|25A||Ancient Philosophy||Gooding||MTuWTh 10-12||106 Moffitt|
This course is an introduction to ancient Greek philosophy, focusing primarily on Plato and Aristotle. This session, we will focus especially on questions of ethics (How should I live? What is the good life?) and political philosophy (How should we live together? What kinds of political arrangements are just?). However, the systematic character of Greek philosophy — the way in which these philosophers base their ethical views on an understanding of the natural world and our place within it — means that we will also consider questions concerning the nature of reality and and how (or whether) we can have knowledge of it.
The ancient Greeks formulated many of the problems that continue to occupy philosophers, and so the course will provide an introduction to philosophical thinking in general. But the study of ancient philosophers is exciting not only because we share many of their philosophical concerns: We will be attempting to understand a way of thinking that is, in some respects, deeply alien to our own. By doing so, we can come to see our own philosophical assumptions and prejudices in a new light.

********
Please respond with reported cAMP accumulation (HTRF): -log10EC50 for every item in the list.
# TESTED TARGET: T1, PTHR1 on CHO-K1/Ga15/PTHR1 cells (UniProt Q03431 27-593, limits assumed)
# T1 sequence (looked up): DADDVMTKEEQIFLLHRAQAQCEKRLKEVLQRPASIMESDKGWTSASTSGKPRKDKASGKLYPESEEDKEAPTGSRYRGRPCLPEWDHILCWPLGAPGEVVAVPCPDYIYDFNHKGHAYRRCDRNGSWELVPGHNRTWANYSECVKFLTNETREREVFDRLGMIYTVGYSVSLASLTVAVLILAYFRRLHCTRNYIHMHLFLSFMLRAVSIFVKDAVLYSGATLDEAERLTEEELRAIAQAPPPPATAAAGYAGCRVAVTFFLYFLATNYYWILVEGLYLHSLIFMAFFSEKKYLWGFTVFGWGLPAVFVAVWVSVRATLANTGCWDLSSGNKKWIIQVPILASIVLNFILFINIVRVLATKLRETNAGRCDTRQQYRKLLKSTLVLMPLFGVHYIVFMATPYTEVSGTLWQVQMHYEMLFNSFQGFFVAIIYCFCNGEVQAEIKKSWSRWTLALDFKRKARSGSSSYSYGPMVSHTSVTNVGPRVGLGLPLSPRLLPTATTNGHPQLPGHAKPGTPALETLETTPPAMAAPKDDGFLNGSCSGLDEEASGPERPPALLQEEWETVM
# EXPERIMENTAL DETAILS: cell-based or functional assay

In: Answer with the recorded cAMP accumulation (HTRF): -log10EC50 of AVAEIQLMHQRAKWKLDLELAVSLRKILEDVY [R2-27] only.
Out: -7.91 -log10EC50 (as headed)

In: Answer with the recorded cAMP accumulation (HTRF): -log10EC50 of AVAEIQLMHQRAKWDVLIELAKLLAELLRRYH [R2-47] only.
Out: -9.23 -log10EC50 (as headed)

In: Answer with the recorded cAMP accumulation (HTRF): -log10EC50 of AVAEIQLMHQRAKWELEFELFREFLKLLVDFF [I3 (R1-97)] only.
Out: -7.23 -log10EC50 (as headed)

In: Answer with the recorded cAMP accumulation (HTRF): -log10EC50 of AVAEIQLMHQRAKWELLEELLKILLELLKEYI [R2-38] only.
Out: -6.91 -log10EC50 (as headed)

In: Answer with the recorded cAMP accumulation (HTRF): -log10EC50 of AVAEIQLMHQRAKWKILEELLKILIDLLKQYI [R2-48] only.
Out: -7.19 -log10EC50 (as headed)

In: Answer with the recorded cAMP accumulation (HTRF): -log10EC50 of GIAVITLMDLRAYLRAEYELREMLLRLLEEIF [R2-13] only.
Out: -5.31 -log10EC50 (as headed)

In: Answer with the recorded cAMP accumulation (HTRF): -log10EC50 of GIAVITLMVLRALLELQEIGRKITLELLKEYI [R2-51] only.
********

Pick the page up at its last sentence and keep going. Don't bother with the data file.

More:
Previously taught: FL17, SU17D, SU17A, FL16, SU16D, SU16A, FL15, SU15D, SU15A, FL14, SU14D, SU14A, FL13, SU13D, SU13A, FL12, SU12D, SU12A, FL11, SU11D, SU11A, FL10, SU10D, SU10A, FL09, SU09D, SU09A, FL08, SU08D, SU08A, FL07, SU07D, SU07A, FL06, SU06D, SU06A, FL05, SU05D, SU05A, FL04, SU04D, SU04A, FL03.